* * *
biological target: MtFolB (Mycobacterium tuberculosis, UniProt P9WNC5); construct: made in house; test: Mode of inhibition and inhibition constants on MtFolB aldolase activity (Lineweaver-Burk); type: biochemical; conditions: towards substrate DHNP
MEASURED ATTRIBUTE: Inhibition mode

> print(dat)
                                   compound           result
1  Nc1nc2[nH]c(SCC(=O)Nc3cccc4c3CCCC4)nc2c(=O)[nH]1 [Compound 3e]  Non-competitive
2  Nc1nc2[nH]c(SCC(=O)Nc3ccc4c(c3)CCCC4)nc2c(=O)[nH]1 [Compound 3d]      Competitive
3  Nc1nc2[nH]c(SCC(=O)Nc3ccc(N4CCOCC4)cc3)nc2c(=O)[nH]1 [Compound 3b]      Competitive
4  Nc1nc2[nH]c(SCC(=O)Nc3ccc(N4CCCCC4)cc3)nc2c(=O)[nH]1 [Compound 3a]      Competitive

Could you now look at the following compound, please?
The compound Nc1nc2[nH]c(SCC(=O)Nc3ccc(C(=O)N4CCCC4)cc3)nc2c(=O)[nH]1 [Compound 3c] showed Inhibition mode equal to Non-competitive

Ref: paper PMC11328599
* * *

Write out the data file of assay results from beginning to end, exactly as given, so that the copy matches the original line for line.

biological target: MtFolB (Mycobacterium tuberculosis, UniProt P9WNC5); construct: made in house; test: Mode of inhibition and inhibition constants on MtFolB aldolase activity (Lineweaver-Burk); type: biochemical; conditions: towards substrate DHNP
MEASURED ATTRIBUTE: Inhibition mode

> print(dat)
                                   compound           result
1  Nc1nc2[nH]c(SCC(=O)Nc3cccc4c3CCCC4)nc2c(=O)[nH]1 [Compound 3e]  Non-competitive
2  Nc1nc2[nH]c(SCC(=O)Nc3ccc4c(c3)CCCC4)nc2c(=O)[nH]1 [Compound 3d]      Competitive
3  Nc1nc2[nH]c(SCC(=O)Nc3ccc(N4CCOCC4)cc3)nc2c(=O)[nH]1 [Compound 3b]      Competitive
4  Nc1nc2[nH]c(SCC(=O)Nc3ccc(N4CCCCC4)cc3)nc2c(=O)[nH]1 [Compound 3a]      Competitive

Could you now look at the following compound, please?
The compound Nc1nc2[nH]c(SCC(=O)Nc3ccc(C(=O)N4CCCC4)cc3)nc2c(=O)[nH]1 [Compound 3c] showed Inhibition mode equal to Non-competitive

Ref: paper PMC11328599